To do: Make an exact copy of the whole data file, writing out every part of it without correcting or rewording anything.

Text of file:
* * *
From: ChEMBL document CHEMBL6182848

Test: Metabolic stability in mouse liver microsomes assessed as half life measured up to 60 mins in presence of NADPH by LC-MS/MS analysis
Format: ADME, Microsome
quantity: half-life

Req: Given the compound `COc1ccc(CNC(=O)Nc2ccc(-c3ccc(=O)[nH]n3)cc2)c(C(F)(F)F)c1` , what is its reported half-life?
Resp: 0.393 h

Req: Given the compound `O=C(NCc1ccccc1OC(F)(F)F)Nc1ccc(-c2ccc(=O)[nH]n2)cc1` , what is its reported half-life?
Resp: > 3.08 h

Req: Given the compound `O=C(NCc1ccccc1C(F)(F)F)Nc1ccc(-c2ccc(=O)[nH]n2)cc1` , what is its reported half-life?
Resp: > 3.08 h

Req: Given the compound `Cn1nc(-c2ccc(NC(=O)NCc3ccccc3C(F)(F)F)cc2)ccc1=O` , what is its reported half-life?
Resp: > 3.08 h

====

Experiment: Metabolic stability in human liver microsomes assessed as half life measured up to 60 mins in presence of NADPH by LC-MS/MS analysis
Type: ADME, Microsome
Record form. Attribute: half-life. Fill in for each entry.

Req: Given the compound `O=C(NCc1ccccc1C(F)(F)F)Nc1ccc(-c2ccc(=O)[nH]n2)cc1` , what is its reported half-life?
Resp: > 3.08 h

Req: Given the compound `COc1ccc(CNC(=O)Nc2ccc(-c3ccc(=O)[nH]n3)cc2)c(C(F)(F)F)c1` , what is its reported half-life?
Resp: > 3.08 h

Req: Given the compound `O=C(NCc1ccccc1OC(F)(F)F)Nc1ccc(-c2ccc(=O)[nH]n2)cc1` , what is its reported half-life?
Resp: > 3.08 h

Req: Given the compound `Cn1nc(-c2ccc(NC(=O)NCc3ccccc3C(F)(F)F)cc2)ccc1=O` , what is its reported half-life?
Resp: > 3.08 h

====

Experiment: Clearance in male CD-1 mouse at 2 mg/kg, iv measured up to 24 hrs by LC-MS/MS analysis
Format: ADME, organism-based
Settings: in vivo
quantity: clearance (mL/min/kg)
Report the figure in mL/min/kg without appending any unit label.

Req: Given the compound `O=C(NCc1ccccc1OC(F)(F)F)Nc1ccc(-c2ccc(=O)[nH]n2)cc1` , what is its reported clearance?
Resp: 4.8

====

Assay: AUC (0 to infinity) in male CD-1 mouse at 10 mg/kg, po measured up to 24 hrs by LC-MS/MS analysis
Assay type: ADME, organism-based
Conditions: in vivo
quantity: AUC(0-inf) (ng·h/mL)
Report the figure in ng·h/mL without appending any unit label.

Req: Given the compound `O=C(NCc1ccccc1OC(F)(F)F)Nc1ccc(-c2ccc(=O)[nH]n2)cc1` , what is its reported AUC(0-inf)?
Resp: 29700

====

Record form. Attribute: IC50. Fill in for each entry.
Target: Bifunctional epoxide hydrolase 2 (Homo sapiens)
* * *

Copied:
From: ChEMBL document CHEMBL6182848

Test: Metabolic stability in mouse liver microsomes assessed as half life measured up to 60 mins in presence of NADPH by LC-MS/MS analysis
Format: ADME, Microsome
quantity: half-life

Req: Given the compound `COc1ccc(CNC(=O)Nc2ccc(-c3ccc(=O)[nH]n3)cc2)c(C(F)(F)F)c1` , what is its reported half-life?
Resp: 0.393 h

Req: Given the compound `O=C(NCc1ccccc1OC(F)(F)F)Nc1ccc(-c2ccc(=O)[nH]n2)cc1` , what is its reported half-life?
Resp: > 3.08 h

Req: Given the compound `O=C(NCc1ccccc1C(F)(F)F)Nc1ccc(-c2ccc(=O)[nH]n2)cc1` , what is its reported half-life?
Resp: > 3.08 h

Req: Given the compound `Cn1nc(-c2ccc(NC(=O)NCc3ccccc3C(F)(F)F)cc2)ccc1=O` , what is its reported half-life?
Resp: > 3.08 h

====

Experiment: Metabolic stability in human liver microsomes assessed as half life measured up to 60 mins in presence of NADPH by LC-MS/MS analysis
Type: ADME, Microsome
Record form. Attribute: half-life. Fill in for each entry.

Req: Given the compound `O=C(NCc1ccccc1C(F)(F)F)Nc1ccc(-c2ccc(=O)[nH]n2)cc1` , what is its reported half-life?
Resp: > 3.08 h

Req: Given the compound `COc1ccc(CNC(=O)Nc2ccc(-c3ccc(=O)[nH]n3)cc2)c(C(F)(F)F)c1` , what is its reported half-life?
Resp: > 3.08 h

Req: Given the compound `O=C(NCc1ccccc1OC(F)(F)F)Nc1ccc(-c2ccc(=O)[nH]n2)cc1` , what is its reported half-life?
Resp: > 3.08 h

Req: Given the compound `Cn1nc(-c2ccc(NC(=O)NCc3ccccc3C(F)(F)F)cc2)ccc1=O` , what is its reported half-life?
Resp: > 3.08 h

====

Experiment: Clearance in male CD-1 mouse at 2 mg/kg, iv measured up to 24 hrs by LC-MS/MS analysis
Format: ADME, organism-based
Settings: in vivo
quantity: clearance (mL/min/kg)
Report the figure in mL/min/kg without appending any unit label.

Req: Given the compound `O=C(NCc1ccccc1OC(F)(F)F)Nc1ccc(-c2ccc(=O)[nH]n2)cc1` , what is its reported clearance?
Resp: 4.8

====

Assay: AUC (0 to infinity) in male CD-1 mouse at 10 mg/kg, po measured up to 24 hrs by LC-MS/MS analysis
Assay type: ADME, organism-based
Conditions: in vivo
quantity: AUC(0-inf) (ng·h/mL)
Report the figure in ng·h/mL without appending any unit label.

Req: Given the compound `O=C(NCc1ccccc1OC(F)(F)F)Nc1ccc(-c2ccc(=O)[nH]n2)cc1` , what is its reported AUC(0-inf)?
Resp: 29700

====

Record form. Attribute: IC50. Fill in for each entry.
Target: Bifunctional epoxide hydrolase 2 (Homo sapiens)